Mercer Bears football
American football player
| December 24, 1962 (age 53)
Augusta, Georgia (1962-12-24) |Bobby Lamb (American football) Wikipedia
Robert Emory "Bobby" Lamb (born December 24, 1962) is an American college football coach and former player. He is the head football coach at Mercer University, a position he assumed in 2011 when Mercer reinstated their football program after a 70-year hiatus. The Mercer Bears football program resumed play in 2013. Lamb served as the head football coach at the Furman University from 2002 until his resignation in 2010.
Lamb attended Commerce High School in Commerce, Georgia, from 1978 to 1981, where he played quarterback. He led the team to the 1981 AA State Championship and was named The Atlanta Journal-Constitution's AA Back of the Year. Lamb played quarterback for the Paladins, from 1982 to 1985, where he was a two-year starter. During Lamb's playing career the Paladins defeated three NCAA Division I-A teams: South Carolina (1982), Georgia Tech (1983), and NC State (1984 and 1985). In 1985 Lamb led the Paladins to the Southern Conference Championship and was named Southern Conference Player of the Year. Furman finished the season as runners-up for the NCAA Division I-AA Football Championship, losing the title game to Georgia Southern.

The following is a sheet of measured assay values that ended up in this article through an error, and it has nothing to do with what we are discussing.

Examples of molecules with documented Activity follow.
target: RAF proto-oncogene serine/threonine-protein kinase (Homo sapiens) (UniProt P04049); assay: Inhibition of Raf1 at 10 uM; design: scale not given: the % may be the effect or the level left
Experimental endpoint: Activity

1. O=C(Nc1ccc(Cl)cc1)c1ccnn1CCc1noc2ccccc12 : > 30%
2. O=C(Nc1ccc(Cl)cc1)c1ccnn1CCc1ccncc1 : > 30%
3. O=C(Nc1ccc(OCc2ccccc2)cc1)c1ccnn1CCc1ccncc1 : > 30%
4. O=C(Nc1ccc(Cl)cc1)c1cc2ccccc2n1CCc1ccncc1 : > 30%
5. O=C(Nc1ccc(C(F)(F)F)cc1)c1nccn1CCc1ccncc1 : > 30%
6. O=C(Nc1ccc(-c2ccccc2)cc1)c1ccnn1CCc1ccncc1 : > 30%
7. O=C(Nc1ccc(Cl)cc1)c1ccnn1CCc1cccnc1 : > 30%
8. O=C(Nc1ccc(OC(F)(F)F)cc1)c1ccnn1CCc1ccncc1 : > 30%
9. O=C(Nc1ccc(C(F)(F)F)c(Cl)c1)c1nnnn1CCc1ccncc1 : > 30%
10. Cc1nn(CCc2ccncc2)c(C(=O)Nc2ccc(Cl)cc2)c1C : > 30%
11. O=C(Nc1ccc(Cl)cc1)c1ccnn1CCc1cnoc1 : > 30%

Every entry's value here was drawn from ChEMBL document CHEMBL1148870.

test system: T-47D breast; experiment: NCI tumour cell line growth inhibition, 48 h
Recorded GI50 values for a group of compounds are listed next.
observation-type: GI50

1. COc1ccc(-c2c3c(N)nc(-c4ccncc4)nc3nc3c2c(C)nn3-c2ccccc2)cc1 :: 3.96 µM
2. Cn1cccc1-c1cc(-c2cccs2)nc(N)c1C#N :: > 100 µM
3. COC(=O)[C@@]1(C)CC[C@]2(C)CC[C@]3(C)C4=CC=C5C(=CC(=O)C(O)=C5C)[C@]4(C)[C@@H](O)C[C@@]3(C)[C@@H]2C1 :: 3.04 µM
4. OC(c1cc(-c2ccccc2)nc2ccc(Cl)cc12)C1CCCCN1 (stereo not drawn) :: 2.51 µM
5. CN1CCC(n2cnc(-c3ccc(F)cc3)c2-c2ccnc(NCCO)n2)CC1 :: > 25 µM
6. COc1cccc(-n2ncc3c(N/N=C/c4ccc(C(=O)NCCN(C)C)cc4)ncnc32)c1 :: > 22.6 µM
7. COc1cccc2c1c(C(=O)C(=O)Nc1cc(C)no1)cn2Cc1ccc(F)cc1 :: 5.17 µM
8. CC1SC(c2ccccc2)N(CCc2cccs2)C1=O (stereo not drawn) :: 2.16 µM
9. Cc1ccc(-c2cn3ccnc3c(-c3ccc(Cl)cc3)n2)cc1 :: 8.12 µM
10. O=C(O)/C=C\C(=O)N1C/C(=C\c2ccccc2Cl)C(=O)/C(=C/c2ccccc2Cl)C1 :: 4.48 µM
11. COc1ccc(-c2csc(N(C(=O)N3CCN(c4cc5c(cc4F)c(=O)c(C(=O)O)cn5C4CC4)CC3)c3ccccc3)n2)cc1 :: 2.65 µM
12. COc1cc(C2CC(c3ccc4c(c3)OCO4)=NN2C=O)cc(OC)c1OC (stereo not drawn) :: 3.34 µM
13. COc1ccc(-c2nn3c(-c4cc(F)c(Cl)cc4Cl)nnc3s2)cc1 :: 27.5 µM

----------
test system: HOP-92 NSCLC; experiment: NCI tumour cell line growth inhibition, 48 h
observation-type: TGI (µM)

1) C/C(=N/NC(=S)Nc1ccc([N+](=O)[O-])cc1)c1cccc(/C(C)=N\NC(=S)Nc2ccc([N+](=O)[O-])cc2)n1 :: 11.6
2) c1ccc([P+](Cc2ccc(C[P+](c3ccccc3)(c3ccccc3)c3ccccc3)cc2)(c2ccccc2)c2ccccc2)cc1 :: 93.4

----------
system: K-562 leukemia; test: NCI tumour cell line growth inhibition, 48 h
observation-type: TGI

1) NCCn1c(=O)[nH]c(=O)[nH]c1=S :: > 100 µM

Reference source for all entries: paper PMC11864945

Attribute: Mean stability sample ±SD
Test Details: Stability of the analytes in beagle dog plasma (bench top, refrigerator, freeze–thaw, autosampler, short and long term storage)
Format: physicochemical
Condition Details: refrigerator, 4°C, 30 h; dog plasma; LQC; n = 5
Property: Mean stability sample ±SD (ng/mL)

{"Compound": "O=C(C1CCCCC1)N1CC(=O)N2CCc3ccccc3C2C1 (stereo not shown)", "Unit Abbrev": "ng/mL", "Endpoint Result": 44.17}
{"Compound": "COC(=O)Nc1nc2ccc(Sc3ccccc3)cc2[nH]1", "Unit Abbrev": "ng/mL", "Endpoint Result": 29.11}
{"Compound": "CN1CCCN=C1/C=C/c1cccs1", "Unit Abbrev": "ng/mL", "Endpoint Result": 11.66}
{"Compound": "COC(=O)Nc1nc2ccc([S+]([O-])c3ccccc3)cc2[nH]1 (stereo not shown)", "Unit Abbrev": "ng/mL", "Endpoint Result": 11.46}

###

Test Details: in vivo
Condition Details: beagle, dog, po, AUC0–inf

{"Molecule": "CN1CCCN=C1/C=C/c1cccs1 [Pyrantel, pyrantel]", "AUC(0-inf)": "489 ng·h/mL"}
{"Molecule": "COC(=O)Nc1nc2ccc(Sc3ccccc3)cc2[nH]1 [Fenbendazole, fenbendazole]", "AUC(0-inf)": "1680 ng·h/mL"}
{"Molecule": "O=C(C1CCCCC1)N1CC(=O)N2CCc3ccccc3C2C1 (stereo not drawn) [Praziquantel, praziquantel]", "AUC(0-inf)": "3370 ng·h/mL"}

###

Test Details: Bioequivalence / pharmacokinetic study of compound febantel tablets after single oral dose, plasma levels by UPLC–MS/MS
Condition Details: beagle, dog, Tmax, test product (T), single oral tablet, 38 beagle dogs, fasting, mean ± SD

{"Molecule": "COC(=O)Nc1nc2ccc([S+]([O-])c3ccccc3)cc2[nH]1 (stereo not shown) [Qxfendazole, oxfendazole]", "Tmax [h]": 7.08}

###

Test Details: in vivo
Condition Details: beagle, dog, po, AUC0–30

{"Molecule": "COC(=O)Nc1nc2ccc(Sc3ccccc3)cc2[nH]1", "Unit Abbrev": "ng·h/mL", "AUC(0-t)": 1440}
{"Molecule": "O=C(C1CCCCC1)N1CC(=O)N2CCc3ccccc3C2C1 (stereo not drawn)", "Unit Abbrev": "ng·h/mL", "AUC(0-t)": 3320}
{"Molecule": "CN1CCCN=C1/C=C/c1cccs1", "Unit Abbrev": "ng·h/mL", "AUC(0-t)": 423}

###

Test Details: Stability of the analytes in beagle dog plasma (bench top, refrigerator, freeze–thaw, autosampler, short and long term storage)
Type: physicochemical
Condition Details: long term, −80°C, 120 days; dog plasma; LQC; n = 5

Lamb began coaching as an assistant for the Paladins in 1986 and was the defensive ends coach on the 1988 team that won the NCAA Division I-AA Football Championship. He became the quarterbacks coach in 1989, a position filled until taking over head coaching duties in 2002. In November 2010, he announced he was resigning at Furman after his teams had missed the playoffs four straight years.
On January 20, 2011, Lamb was announced be the first modern head football coach for Mercer University, which began playing football in 2013 after the sport's 70-year absence from campus.
Lamb has a brother, Hal, who is the head football coach and athletic director at Calhoun High School in Calhoun, Georgia. Lamb is active in bringing about public awareness of shoulder Cleidocranial dysplasia.